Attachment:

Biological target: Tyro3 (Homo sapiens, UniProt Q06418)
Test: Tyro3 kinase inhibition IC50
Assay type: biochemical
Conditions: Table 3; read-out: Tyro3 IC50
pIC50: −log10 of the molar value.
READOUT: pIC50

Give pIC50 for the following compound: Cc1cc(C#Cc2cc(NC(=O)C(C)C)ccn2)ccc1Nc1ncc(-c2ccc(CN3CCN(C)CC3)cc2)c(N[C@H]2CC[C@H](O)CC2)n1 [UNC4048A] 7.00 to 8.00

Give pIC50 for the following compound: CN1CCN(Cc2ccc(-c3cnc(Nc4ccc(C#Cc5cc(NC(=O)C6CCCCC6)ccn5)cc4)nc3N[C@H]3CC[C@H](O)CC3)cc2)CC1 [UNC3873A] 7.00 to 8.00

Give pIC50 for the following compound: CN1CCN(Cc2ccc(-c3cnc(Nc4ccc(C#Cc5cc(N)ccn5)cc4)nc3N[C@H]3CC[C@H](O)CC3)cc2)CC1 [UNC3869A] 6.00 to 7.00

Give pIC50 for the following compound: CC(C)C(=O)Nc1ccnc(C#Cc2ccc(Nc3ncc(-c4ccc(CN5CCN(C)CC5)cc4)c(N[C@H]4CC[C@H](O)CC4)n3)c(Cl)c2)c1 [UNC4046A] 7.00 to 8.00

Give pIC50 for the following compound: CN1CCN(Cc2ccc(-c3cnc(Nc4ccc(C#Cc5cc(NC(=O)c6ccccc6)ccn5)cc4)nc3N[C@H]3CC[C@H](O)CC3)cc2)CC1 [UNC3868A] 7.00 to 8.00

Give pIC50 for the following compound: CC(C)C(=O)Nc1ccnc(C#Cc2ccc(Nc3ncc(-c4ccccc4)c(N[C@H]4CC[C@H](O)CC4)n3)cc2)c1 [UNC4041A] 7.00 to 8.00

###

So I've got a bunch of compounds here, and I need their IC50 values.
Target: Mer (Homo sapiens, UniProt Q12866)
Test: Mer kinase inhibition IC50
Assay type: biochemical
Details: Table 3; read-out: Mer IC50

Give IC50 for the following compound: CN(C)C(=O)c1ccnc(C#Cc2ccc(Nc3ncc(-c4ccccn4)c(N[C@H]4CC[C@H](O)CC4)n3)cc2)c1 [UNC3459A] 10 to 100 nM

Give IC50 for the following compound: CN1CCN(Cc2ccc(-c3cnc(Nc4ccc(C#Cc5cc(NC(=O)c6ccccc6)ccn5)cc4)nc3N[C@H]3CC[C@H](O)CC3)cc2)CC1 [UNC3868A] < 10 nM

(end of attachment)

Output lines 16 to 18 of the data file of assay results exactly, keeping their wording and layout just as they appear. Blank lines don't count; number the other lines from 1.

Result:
Test: Mer kinase inhibition IC50
Assay type: biochemical
Details: Table 3; read-out: Mer IC50